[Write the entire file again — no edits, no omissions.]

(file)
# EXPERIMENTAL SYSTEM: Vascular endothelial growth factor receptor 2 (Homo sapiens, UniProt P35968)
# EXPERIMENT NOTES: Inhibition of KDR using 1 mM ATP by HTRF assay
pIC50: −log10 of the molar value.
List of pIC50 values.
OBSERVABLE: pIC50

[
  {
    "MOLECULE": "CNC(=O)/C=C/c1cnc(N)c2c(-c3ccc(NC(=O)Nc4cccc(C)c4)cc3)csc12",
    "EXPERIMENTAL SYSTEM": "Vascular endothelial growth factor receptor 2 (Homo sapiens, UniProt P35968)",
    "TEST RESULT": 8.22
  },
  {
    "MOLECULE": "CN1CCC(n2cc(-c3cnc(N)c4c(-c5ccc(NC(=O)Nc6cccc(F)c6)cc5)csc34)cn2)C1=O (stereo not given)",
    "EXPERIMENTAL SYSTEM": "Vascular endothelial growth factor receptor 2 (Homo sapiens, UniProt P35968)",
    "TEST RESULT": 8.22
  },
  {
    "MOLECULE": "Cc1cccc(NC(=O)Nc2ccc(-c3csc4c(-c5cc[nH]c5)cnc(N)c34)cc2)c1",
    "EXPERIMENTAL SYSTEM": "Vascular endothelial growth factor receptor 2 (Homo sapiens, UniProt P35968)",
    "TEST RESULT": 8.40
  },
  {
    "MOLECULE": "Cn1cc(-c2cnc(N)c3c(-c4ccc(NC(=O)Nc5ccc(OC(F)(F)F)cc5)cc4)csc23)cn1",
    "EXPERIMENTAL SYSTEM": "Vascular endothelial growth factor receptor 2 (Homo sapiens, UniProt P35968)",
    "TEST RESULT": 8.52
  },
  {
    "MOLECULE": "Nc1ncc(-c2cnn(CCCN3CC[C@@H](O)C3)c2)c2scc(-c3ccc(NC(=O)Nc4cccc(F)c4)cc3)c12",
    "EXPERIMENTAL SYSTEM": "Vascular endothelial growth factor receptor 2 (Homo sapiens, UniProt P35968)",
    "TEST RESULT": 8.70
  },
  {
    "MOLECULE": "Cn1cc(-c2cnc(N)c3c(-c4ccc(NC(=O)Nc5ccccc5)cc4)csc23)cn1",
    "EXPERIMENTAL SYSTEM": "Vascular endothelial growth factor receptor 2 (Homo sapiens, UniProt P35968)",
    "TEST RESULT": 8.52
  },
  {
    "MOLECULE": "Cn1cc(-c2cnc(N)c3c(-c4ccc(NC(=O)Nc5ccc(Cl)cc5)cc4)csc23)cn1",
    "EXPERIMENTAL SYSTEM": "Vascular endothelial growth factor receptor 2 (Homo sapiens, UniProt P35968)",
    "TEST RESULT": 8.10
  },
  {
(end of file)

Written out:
# EXPERIMENTAL SYSTEM: Vascular endothelial growth factor receptor 2 (Homo sapiens, UniProt P35968)
# EXPERIMENT NOTES: Inhibition of KDR using 1 mM ATP by HTRF assay
pIC50: −log10 of the molar value.
List of pIC50 values.
OBSERVABLE: pIC50

[
  {
    "MOLECULE": "CNC(=O)/C=C/c1cnc(N)c2c(-c3ccc(NC(=O)Nc4cccc(C)c4)cc3)csc12",
    "EXPERIMENTAL SYSTEM": "Vascular endothelial growth factor receptor 2 (Homo sapiens, UniProt P35968)",
    "TEST RESULT": 8.22
  },
  {
    "MOLECULE": "CN1CCC(n2cc(-c3cnc(N)c4c(-c5ccc(NC(=O)Nc6cccc(F)c6)cc5)csc34)cn2)C1=O (stereo not given)",
    "EXPERIMENTAL SYSTEM": "Vascular endothelial growth factor receptor 2 (Homo sapiens, UniProt P35968)",
    "TEST RESULT": 8.22
  },
  {
    "MOLECULE": "Cc1cccc(NC(=O)Nc2ccc(-c3csc4c(-c5cc[nH]c5)cnc(N)c34)cc2)c1",
    "EXPERIMENTAL SYSTEM": "Vascular endothelial growth factor receptor 2 (Homo sapiens, UniProt P35968)",
    "TEST RESULT": 8.40
  },
  {
    "MOLECULE": "Cn1cc(-c2cnc(N)c3c(-c4ccc(NC(=O)Nc5ccc(OC(F)(F)F)cc5)cc4)csc23)cn1",
    "EXPERIMENTAL SYSTEM": "Vascular endothelial growth factor receptor 2 (Homo sapiens, UniProt P35968)",
    "TEST RESULT": 8.52
  },
  {
    "MOLECULE": "Nc1ncc(-c2cnn(CCCN3CC[C@@H](O)C3)c2)c2scc(-c3ccc(NC(=O)Nc4cccc(F)c4)cc3)c12",
    "EXPERIMENTAL SYSTEM": "Vascular endothelial growth factor receptor 2 (Homo sapiens, UniProt P35968)",
    "TEST RESULT": 8.70
  },
  {
    "MOLECULE": "Cn1cc(-c2cnc(N)c3c(-c4ccc(NC(=O)Nc5ccccc5)cc4)csc23)cn1",
    "EXPERIMENTAL SYSTEM": "Vascular endothelial growth factor receptor 2 (Homo sapiens, UniProt P35968)",
    "TEST RESULT": 8.52
  },
  {
    "MOLECULE": "Cn1cc(-c2cnc(N)c3c(-c4ccc(NC(=O)Nc5ccc(Cl)cc5)cc4)csc23)cn1",
    "EXPERIMENTAL SYSTEM": "Vascular endothelial growth factor receptor 2 (Homo sapiens, UniProt P35968)",
    "TEST RESULT": 8.10
  },
  {